In another case, Heiko Frenzel, author of Sicherheit-Online (security online), wrote in October 2011 that he had contacted the European Commission (EC) to inform them about 40 security loopholes on EU servers.

“The first ten hints, which were sent over a period of time, were simply ignored, some of them deleted unread,” Frenzel said.

According to Frenzel, it took the European institution almost one year, until September 2012, to deal with the breaches.

European Parliament should improve its IT services

EU leaders are pushing forward new legislation to protect citizens’ data amid continuous revelations about the NSA’s spying activities in Europe.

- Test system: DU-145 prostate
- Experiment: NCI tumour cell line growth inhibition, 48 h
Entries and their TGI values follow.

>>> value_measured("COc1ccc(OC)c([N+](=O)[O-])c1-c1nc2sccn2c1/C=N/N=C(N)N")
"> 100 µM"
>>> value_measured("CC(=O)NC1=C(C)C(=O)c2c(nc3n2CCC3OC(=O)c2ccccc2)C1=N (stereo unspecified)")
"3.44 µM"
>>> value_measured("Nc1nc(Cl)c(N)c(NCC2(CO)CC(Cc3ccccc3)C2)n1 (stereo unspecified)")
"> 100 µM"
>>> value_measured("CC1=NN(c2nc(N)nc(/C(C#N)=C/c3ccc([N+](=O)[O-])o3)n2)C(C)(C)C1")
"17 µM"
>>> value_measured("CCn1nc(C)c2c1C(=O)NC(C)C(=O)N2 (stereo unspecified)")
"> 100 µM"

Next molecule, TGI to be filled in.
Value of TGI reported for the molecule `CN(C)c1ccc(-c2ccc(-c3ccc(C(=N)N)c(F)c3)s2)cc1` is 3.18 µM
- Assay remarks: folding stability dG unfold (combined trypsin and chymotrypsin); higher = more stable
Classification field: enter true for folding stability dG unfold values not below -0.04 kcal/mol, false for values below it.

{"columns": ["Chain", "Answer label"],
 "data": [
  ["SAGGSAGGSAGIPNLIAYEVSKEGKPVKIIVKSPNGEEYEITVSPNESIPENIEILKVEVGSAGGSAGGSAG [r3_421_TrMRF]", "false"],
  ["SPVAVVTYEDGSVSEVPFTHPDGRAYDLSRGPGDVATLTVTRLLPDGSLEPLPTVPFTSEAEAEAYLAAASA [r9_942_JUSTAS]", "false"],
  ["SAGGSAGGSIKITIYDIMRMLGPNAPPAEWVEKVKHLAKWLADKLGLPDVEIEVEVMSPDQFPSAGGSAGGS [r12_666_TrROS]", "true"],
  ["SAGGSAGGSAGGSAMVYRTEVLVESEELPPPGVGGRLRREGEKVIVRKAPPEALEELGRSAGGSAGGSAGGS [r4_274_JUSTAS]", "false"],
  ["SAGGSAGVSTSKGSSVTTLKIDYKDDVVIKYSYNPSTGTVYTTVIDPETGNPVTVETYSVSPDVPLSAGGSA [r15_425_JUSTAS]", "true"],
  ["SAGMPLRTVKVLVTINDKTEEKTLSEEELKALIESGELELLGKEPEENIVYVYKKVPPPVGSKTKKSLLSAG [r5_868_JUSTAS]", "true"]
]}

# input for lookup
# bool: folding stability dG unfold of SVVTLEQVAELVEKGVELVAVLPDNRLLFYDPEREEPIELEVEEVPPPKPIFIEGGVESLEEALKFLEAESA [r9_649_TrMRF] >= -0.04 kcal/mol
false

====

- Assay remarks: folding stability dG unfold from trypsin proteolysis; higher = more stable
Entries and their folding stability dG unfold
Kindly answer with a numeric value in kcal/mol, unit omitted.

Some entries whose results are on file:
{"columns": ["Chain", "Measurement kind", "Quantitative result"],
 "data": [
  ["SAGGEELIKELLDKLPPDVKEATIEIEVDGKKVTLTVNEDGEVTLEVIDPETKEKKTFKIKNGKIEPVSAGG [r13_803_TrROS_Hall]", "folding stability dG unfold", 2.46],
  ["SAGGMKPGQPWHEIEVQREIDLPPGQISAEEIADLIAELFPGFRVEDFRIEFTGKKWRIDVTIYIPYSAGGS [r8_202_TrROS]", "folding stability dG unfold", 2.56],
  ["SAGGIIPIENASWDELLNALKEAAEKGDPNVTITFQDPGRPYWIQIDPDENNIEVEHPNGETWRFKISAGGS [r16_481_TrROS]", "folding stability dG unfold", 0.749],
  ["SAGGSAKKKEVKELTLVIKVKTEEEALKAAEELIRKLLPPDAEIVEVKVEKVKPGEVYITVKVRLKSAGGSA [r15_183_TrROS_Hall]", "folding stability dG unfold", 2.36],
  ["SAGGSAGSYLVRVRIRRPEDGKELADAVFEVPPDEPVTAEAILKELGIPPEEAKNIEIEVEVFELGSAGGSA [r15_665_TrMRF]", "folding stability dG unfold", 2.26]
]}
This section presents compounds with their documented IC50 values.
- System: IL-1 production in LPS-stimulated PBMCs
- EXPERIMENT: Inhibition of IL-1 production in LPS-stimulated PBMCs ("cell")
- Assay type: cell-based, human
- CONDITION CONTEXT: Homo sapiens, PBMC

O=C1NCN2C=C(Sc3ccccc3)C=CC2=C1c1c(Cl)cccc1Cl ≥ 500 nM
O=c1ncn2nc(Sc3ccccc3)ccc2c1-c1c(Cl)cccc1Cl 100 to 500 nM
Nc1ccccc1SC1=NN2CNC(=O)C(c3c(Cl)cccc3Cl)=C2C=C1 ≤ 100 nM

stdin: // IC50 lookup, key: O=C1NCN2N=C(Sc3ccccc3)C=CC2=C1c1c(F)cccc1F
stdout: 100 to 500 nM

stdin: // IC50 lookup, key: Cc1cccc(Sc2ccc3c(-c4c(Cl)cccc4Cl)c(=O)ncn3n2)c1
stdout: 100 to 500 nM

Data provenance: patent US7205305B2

If the EP wants to be taken as a serious negotiating party in cyber security issues, it should, first of all, aim at improving its own IT services and making it impossible for hackers to access confidential data with elementary computer equipment.

EU leaders push for new data protection legislation amid NSA surveillance revelations

The NSA allegedly hacked Angela Merkel's phone (CC Arne List via Flickr)

The NSA allegedly hacked Angela Merkel’s phone (CC Arne List via Flickr)

European Union officials have demanded a speedy decision on a new data protection legislation at the European Council last week.

Data protection was originally not among the summit’s topics, but new revelations about the National Security Agency (NSA) put it on the agenda. According to a report by The Guardian, the phones of 35 world leaders, including German chancellor Angela Merkel, were monitored by the US secret service.